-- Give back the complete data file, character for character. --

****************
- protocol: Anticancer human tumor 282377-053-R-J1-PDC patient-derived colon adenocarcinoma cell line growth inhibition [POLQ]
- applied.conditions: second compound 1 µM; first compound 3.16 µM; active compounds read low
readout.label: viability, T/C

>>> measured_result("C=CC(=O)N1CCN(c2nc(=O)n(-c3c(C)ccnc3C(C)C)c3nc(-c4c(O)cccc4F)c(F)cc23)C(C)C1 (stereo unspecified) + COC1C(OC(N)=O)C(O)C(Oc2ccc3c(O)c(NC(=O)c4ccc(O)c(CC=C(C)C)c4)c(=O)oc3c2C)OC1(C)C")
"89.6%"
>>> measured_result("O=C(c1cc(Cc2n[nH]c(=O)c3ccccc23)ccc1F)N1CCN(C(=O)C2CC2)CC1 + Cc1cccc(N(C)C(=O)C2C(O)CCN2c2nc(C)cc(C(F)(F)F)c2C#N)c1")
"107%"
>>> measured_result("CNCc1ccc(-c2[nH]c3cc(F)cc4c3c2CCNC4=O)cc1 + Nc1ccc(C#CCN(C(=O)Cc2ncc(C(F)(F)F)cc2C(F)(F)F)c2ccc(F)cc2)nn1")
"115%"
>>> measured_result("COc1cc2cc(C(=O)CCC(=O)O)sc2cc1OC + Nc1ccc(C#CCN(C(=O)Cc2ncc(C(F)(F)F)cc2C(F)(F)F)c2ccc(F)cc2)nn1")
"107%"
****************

- protocol: Anticancer human tumor 282377-053-R-J1-PDC patient-derived colon adenocarcinoma cell line growth inhibition [POLQ]
- applied.conditions: second compound 1 µM; first compound 3.16 µM; active compounds read low
readout.label: viability, T/C

>>> measured_result("C=CC(=O)N1CCN(c2nc(=O)n(-c3c(C)ccnc3C(C)C)c3nc(-c4c(O)cccc4F)c(F)cc23)C(C)C1 (stereo unspecified) + COC1C(OC(N)=O)C(O)C(Oc2ccc3c(O)c(NC(=O)c4ccc(O)c(CC=C(C)C)c4)c(=O)oc3c2C)OC1(C)C")
"89.6%"
>>> measured_result("O=C(c1cc(Cc2n[nH]c(=O)c3ccccc23)ccc1F)N1CCN(C(=O)C2CC2)CC1 + Cc1cccc(N(C)C(=O)C2C(O)CCN2c2nc(C)cc(C(F)(F)F)c2C#N)c1")
"107%"
>>> measured_result("CNCc1ccc(-c2[nH]c3cc(F)cc4c3c2CCNC4=O)cc1 + Nc1ccc(C#CCN(C(=O)Cc2ncc(C(F)(F)F)cc2C(F)(F)F)c2ccc(F)cc2)nn1")
"115%"
>>> measured_result("COc1cc2cc(C(=O)CCC(=O)O)sc2cc1OC + Nc1ccc(C#CCN(C(=O)Cc2ncc(C(F)(F)F)cc2C(F)(F)F)c2ccc(F)cc2)nn1")
"107%"